there. Further evidence has been identified by sifting through
the reports and materials from old excavations from such
places as Bampur, Khurab, Khinaman, and Nishapur in Iran,
and Kulli and Mehi in Pakistani Baluchistan.Now, more easily
recognized, we see that each of these sites produced BMAC
materials that were missed when originally published
.

http://www.pennmuseu...earch Notes.pdf


#8    Frank Merton

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Posted 07 April 2013 - 02:17 PM

My interest here is linguistic, and as far as I know the Indus Valley texts have not been translated and seem to be a linguistic isolate, neither Dravidian nor Indo-European (the language families of most of India today).  Are you implying that the Indus valley civilizations were Indo-European or only that they influenced the Indo-Europeans of central Asia?

(In which case we would presume after they declined and the Indo-Europeans themselves came in, the change would not have been as drastic as is often thought).

I have long held the view that Buddhism and the other non-theistic religions of India stem from pre-Indo-European times, while the polytheism of Hinduism came in with the Indo-Europoean "invasions" -- more likely migrations --(i.e., the similarities of it with Greek and Persian and Norse myth systems -- except lacking the unique Indian ideas of rebirth and karma).

Another somewhat unrelated idea I've long suspected -- that the Indo-Europeans while in central Asia either invented or at least put to good use the wheeled cart, and this one thing goes a long way if not all the way to explaining their surprising wide-spread presence at the dawn of history.


#9    Abramelin

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Posted 07 April 2013 - 04:49 PM

View PostFrank Merton, on 07 April 2013 - 02:17 PM, said:

Are you implying that the Indus valley civilizations were Indo-European or only that they influenced the Indo-Europeans of central Asia?

My quotes only imply contact between the two civilizations.

-

I have been thinking of a possible connection with the Hittites, who lived west of Gonur Tepe.


#10    Frank Merton

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Posted 07 April 2013 - 05:39 PM

The Hittites were definitely Indo-European.  It's funny you should mention them as there were characteristics of the old Indo-European language that the linguists had inferred should be there but could not prove, and then Hittite inscriptions were found with just those characteristics.  Gives one a certain confidence in linguistic inferences.


#11    Abramelin

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Posted 08 April 2013 - 08:19 AM

View PostFrank Merton, on 07 April 2013 - 05:39 PM, said:

The Hittites were definitely Indo-European.  It's funny you should mention them as there were characteristics of the old Indo-European language that the linguists had inferred should be there but could not prove, and then Hittite inscriptions were found with just those characteristics.  Gives one a certain confidence in linguistic inferences.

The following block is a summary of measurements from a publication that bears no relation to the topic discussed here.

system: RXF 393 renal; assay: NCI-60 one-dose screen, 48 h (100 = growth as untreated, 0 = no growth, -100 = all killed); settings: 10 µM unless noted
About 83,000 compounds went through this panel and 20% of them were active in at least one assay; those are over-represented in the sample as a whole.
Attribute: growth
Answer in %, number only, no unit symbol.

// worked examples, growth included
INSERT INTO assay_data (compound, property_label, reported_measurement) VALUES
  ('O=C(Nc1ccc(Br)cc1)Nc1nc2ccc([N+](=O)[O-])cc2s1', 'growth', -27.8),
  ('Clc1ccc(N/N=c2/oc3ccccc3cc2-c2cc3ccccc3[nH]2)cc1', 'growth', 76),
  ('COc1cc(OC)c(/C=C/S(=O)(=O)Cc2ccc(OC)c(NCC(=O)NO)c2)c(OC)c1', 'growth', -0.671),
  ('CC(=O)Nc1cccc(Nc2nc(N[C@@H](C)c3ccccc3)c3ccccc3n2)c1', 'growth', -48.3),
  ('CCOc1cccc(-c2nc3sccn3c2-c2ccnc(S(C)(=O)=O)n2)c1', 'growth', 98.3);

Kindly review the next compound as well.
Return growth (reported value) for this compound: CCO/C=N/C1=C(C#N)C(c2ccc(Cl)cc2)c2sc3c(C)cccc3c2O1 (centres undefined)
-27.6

I assume you mean Hrozný. I once had his book, but someone borrowed it from me, and.... never gave it back and was gone with the wind.


#12    Abramelin

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Posted 08 April 2013 - 08:29 AM

What I found intriguing is the shape of the houses:

Posted Image


Posted Image

They almost look like bunkers.


#13    Frank Merton

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Posted 08 April 2013 - 08:32 AM

I don't know if anyone has ever tried to analyze a culture from its architecture.  If I were to do so here I would say they liked to sleep in cool dark places.


#14    Abramelin

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Posted 08 April 2013 - 08:55 AM

View PostFrank Merton, on 08 April 2013 - 08:32 AM, said:

I don't know if anyone has ever tried to analyze a culture from its architecture.  If I were to do so here I would say they liked to sleep in cool dark places.

If the climate was any similar to what it is now, they may have build their houses in this way as a protection from sandstorms.

=

Here they show a ceramic pipe for water:

Posted Image

Posted Image

http://translate.goo...varosa-20120217

This Hungarian website also suggests this civilization was maybe closely related to the Indus Valley Civilization.



Some more pics:

Posted Image

Posted Image


Another site about closely related places:

Gonur-depe

In the Karakum Desert, it was found in 1992, a vast necropolis Gonur-depe. The updated objects date from 3000 BC


http://earthistheaim...es-of-ikshvaku/

.

Edited by Abramelin, 08 April 2013 - 08:56 AM.


#15    seeder

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Posted 08 April 2013 - 06:28 PM

Good find and very impressive :tu:  Another poss reason for the style could be as effective heat insulation. Almost reminds me, a bit anyway, of the Moroccan houses used in the first star wars movie.